Leapin’ Lizards!

by Christian Carvajal

Sixty-six million years ago, give or take a few millennia, a chunk of rock six miles across slammed into the Gulf of Mexico at 12 miles per second, just off the Yucatán shoreline. It dug a hole 19 miles deep, raised a tsunami ring 300 feet high, incinerated forests worldwide and blasted trillions of tons of debris into the solar system. The resulting dust cloud blanketed the earth, blocked sunlight for over a decade and shattered food chains all over the planet. This, of course, was terrible news for megafauna, though it did clear a path for pint-sized mammals to thrive and diversify into creatures like, well, us. It denied those present-day mammals any encounter with the panoply of dinosaur species that once ruled the planet …

Until now.

Brought to you by Feld Entertainment, the company that produces Disney on Ice, Marvel Universe Live! and the Monster Jam truck show, Jurassic World Live Tour was created in collaboration with Universal Studios, so much so that its dinosaur designs were printed from the movies’ visual effects scans. The show runs through this weekend at accesso ShoWare Center in Kent, bringing the late Cretaceous back before a live, astonished, all-ages audience.

OLY ARTS was invited to a meet-and-greet with one of the show’s thespian Velociraptors. Make no mistake: These are not the killer turkeys from David Attenborough’s Prehistoric Planet (nor our actual, prehistoric planet). No, these are the genetically supercharged Frankenbeasts from the Jurassic movie franchise, so they’re the height of Chris Pratt, the length of a Ford Escort and built for lethal speed. In fact the raptor we met in ShoWare Center was among the least imposing creatures in the 97-minute show. Dino fans will face a Triceratops, two Stegosauruses, Rexy the tyrannosaur and Bumpy, a lovable Ankylosaurus from the Netflix series Jurassic World: Camp Cretaceous among other kid-beloved species.

Three views (this plus two below) of a “live” Velociraptor. Note the thin patch in the flank, a “window” for the dinoteer.
A “live” Velociraptor.
Note the thin patch in the flank, a “window” for the dinoteer.

The live, arena show transports us to Isla Nublar, a Costa Rican island where the unwisely reopened Jurassic World theme park was recently trampled by runaway reptiles. Five intrepid paleontologists sneak onto the island to save dinosaur eggs from an impending volcanic eruption. That brings our heroes into conflict with InGen, the nefarious biotech company that resurrected the dinos and never met an OSHA rule it didn’t ignore.

Before we were introduced to a feisty Velociraptor, we talked to Sho Hunt, a Chicago-born “dinoteer” who performs the role of a troodontid to a prerecorded audio track of creature sound effects. “She is our main character dinosaur,” Hunt explained. “We’re introducing her to the franchise with this tour, and she is named Jeanie, short for ‘genius,’ because Troodons are the most intelligent dinosaur there was — even smarter than Velociraptors.” Jeanie is no glorified Barney costume. “The smallest dinosaur, Jeanie the Troodon that I wear, is 120 pounds.” Other costumes weight 30 pounds more. Hunt’s includes manual head and jaw controls, and she balances on two saurian-footed crutches for the secondary role of a baby Stegosaurus. “The show is designed to have dinoteers in the dinosaurs for about 10 minutes at a time,” she said. “In fact, Jeanie is actually played by three different people throughout the show, because she’s on stage for the majority of the show. So we’ll have three very athletic performers take on that role together.” We asked Hunt if she was a dinosaur buff before she auditioned. “I’ve loved T. rexes since I was very small,” she replied, “and now the fact that one is my coworker is kind of the best thing ever.”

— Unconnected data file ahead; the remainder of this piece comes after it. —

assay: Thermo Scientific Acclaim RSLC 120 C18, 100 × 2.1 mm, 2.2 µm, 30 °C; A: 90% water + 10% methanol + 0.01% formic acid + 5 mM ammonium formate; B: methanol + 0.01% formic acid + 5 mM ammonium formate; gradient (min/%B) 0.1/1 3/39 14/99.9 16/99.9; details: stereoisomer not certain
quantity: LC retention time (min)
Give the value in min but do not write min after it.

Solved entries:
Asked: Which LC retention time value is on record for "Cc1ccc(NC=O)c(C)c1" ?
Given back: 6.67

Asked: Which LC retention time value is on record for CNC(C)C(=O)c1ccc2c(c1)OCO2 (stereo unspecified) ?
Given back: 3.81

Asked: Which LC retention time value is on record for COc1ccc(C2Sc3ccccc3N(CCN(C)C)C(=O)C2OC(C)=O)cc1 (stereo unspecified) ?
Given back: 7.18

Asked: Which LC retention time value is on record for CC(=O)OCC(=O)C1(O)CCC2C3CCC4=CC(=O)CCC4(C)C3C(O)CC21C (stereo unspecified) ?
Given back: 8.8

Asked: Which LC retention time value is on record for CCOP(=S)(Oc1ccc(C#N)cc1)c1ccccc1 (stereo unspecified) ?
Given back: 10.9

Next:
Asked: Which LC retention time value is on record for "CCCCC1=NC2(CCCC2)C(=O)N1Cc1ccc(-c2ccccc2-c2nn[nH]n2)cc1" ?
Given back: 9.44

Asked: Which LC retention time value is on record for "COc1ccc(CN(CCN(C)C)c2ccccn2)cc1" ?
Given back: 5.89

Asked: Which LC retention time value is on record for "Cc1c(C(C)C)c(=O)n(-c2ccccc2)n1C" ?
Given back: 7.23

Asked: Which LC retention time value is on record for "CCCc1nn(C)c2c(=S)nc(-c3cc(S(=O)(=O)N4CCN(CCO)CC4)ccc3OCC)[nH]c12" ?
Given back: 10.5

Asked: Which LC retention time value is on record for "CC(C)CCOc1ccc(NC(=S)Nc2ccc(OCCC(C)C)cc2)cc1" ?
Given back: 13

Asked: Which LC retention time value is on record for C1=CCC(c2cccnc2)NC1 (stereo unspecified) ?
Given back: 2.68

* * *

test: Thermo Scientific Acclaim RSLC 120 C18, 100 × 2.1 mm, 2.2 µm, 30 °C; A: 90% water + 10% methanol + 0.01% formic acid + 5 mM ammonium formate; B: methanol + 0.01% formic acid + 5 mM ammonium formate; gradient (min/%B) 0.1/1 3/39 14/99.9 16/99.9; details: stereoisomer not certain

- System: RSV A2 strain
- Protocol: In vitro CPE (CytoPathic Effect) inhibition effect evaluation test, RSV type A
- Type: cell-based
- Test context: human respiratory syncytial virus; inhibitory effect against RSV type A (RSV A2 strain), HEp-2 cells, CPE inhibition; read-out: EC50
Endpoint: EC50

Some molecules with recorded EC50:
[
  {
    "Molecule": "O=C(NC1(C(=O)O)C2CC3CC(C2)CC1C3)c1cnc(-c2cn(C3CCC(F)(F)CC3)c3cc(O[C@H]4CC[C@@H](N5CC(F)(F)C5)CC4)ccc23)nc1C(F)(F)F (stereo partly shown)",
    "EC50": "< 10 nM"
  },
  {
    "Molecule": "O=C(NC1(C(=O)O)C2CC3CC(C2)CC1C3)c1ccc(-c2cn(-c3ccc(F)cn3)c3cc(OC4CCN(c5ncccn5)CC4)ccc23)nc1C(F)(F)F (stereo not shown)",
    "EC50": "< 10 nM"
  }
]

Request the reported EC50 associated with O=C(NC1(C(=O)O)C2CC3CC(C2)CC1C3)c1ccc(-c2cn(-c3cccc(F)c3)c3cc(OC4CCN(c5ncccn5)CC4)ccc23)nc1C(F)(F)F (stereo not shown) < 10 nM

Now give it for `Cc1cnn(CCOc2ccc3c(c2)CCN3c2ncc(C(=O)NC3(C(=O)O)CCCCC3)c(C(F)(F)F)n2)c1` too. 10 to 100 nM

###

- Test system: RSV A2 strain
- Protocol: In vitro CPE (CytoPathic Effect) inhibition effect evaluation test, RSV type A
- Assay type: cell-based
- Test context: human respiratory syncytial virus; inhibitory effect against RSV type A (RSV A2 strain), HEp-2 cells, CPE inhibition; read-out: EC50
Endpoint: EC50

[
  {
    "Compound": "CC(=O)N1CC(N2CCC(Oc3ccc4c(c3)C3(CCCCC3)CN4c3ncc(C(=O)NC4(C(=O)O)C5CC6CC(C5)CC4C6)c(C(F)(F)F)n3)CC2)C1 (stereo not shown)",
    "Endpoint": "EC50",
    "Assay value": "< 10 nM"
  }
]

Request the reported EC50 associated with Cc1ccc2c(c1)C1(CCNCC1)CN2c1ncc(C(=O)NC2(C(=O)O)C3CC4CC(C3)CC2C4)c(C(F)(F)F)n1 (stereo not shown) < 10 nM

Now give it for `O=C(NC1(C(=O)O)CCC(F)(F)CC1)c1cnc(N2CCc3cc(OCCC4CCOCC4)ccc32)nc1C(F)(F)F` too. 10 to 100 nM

“Dinoteer” Sho Hunt, alongside the “foot” of a baby Stegosaurus.

As for Rexy, Hunt continued, “We have two dinoteers who operate her from out in the audience, so she’s basically the biggest remote control car you’ve ever seen. We have one person who is driving her and one person who is animating her.” Rexy herself was “sleeping” backstage during the interview, but we did catch a glimpse of her through one of the show’s two upstage curtains; as in the movies, she is an 18-foot-tall marvel with a mass of four tons. Even the three raptor slashes on her neck, a souvenir of Jurassic Park’s Visitor Center climax, have been faithfully reproduced. The show’s ensemble, a hundred humans strong in over 20 trucks, has traveled all over North America and will terrorize Seattle’s Climate Pledge Arena next weekend.

Mitchell Littlefield was cast in the show based on, not an acting rehearsal, but on his experience as a stunt motorcyclist. He uses those skills to portray an adversarial InGen agent. “We have three riders in the show, and I’m one of the riders,” he said. “We do practically the same show every night to keep everyone safe and not in the way of the (dinosaurs).” After months of training and a year of performing, Littlefield considers the show safe for both dinoteers and his fellow cyclists: “We haven’t had any issues.” Those dinos can be a complication, though: “The stage seems really big,” he said. “Once the T. rex gets out here, the stage gets very small very quick.”

“Jeanie” vs. InGen

Photo credits: Feld Entertainment and the writer

Jurassic World Live Tour

7 p.m. Friday, June 9 and Saturday, June 10;
11 a.m. and 3 p.m. June 10 and Sunday, June 11

accesso ShoWare Center,
625 W. James St., Kent

HOW MUCH$20-$85


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